- Psalms 6:5; 30:4; 34:16; 38:1; 70:1; 77:6; 83:4; 97:12; 102:12; 112:6
- Ecclesiastes 1:11; 2:16; Isaiah 26:8; 43:26; 57:8; Lamentations 3:20
- Ezekiel 21:23-24; 23:19, 21; 29;16; Malachi 3:16
- Mark 11:21; Luke 1:54; 22:19; John 14:26; Acts 10:31; 1 Corinthians 4:17;
- Philippians 1:3, 1 Thessalonians 3:6; 1 Timothy 4:6; 2 Timothy 1:3, 5, 6; 2:14
- Hebrews 10:3, 32, 2 Peter 1:12, 13, 15; 3:1; Jude 1:5, Revelation 16:19
The word "memorial" does not appear at all in the book of
Ezekiel whereas the word "remembrance" does appear in the book of Ezekiel but
not in the last nine chapters which describe Ezekiel's temple. Ezekiel tells us why
these sacrifices are to be performed:
Ezekiel 45:17 (KJV) - And it shall be the princes part
to give burnt offerings, and meat offerings, and drink offerings, in the feasts, and in
the new moons, and in the sabbaths, in all solemnities of the house of Israel: he shall
prepare the sin offering, and the meat offering, and the burnt offering, and the peace
offerings, to make reconciliation for the house of Israel.
Here it is made very plain that these sacrifices are to be performed to
make reconciliation. They are not performed as memorials or
remembrances. What is not understood by most people is that there are apparently two
levels of atonement: a higher Atonement of Salvation (the Yom Kippur sacrifice that
Yeshua fulfilled on Pesakh), and lower atonements of Reconciliation which will not be
fulfilled until after His Millennial reign. You may read in Hebrews 10:3
the following verse: "But in those sacrifices there is a remembrance again made of
sins every year." The context in which this is written is the Yom Kippur
Many well-meaning people misunderstand and thus misinterpret what the
scriptures are really saying about this because they make the mistake of interpreting the
"Old Testament" through the "eyes" of the "New Testament"
and as a result can come up with all kinds of unbiblical and even screwball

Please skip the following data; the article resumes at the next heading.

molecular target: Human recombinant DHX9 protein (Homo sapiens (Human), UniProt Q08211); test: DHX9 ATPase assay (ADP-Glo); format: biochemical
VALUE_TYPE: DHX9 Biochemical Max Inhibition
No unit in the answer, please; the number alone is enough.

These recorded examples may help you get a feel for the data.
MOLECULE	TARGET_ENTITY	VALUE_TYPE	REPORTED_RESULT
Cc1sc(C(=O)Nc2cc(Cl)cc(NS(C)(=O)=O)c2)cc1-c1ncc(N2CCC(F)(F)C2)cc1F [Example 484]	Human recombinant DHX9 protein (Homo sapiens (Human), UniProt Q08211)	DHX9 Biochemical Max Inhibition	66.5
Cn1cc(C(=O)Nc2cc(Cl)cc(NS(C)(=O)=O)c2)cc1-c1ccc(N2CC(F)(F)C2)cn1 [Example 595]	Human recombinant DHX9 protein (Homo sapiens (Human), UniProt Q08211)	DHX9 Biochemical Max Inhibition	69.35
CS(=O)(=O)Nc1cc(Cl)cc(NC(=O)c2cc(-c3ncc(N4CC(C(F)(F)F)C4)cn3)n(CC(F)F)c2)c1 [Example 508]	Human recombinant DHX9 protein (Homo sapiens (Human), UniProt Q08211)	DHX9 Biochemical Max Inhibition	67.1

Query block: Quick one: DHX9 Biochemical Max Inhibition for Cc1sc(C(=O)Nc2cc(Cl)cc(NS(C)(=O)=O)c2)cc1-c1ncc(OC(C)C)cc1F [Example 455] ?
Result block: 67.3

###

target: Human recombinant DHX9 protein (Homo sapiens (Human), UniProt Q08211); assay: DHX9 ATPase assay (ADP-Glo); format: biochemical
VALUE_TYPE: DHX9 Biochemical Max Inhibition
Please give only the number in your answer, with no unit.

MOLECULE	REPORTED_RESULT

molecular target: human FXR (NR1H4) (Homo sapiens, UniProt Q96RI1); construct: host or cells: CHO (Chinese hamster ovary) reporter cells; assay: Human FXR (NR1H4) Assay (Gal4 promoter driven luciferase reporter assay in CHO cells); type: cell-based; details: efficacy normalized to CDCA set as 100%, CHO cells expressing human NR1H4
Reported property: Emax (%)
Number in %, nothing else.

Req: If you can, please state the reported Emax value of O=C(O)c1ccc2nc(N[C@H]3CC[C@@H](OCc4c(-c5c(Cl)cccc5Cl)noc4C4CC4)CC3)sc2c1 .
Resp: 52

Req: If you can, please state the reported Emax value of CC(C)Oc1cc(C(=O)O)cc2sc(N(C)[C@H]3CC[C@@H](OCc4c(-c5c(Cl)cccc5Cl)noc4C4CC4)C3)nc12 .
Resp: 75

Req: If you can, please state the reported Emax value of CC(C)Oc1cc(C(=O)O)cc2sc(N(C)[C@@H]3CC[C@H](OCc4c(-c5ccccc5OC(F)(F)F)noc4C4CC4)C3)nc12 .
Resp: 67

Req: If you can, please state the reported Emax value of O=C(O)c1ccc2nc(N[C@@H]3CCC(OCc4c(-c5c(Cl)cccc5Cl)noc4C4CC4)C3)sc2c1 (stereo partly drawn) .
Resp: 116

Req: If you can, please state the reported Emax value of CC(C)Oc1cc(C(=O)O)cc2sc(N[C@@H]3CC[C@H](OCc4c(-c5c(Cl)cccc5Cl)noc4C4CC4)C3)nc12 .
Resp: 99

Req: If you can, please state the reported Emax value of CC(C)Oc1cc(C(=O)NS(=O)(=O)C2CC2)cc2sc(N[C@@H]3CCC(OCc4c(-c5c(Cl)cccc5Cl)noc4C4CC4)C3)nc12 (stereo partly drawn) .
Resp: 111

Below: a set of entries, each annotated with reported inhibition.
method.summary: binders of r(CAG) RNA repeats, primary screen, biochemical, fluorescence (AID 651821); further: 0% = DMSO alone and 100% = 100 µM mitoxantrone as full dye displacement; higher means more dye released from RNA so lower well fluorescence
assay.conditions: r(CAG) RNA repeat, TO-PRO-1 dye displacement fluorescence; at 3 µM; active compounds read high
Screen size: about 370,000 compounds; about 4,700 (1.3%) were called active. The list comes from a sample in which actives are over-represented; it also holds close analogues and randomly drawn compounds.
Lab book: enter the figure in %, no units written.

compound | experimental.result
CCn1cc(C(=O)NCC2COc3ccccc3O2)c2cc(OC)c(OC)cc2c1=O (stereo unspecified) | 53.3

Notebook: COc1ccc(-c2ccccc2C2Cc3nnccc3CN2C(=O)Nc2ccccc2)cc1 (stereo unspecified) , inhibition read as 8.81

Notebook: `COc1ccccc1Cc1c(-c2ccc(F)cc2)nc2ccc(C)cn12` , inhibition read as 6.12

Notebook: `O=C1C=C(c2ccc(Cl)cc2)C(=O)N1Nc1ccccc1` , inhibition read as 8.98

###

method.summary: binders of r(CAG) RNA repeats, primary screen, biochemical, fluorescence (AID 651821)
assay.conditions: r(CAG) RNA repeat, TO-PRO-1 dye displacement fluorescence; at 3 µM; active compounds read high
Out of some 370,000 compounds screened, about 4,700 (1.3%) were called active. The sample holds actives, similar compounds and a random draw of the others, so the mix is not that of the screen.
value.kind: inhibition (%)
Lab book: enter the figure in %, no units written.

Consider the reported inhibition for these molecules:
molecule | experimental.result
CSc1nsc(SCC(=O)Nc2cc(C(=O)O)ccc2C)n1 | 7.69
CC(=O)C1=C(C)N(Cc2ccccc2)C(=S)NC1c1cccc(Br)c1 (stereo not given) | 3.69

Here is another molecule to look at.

doctrines. That's how many denominations and even cults get started. On the
contrary, the "New Testament" MUST ALWAYS be interpreted through the
"eyes" of the Tanakh (Old Testament), especially when you consider the fact that
there was no such thing as a "New Testament" in the first century. The
disciples and apostles preached from the Tanakh alone and lived their lives by it.
Here is an example of such an interpretation and its conclusion:
Ezek 40-48 was provided as instructions to the exiles of Ezekiel's time
concerning the rebuilding of the Temple, together with a new social contract between the
princes and the people, with a wholesale repartition of the land of Israel, to include
foreigners as well as Israelites. This plan was never carried out according to the
detailed instructions, though the reconstruction of the Temple under Cyrus and Darius
represented a partial fulfillment. There is no biblical evidence that the Temple built
after the exile followed Ezekiel's instructions. Certainly the land reforms were never
carried out, and the princes in the post-exilic era do not appear to have carried out
their duties as instructed. The miraculously flowing water (Ezek 47:1-12) has
never had a literal fulfillment - either it was conditional on the fulfillment of
Ezekiel's detailed construction, or it may have always been intended symbolically, a view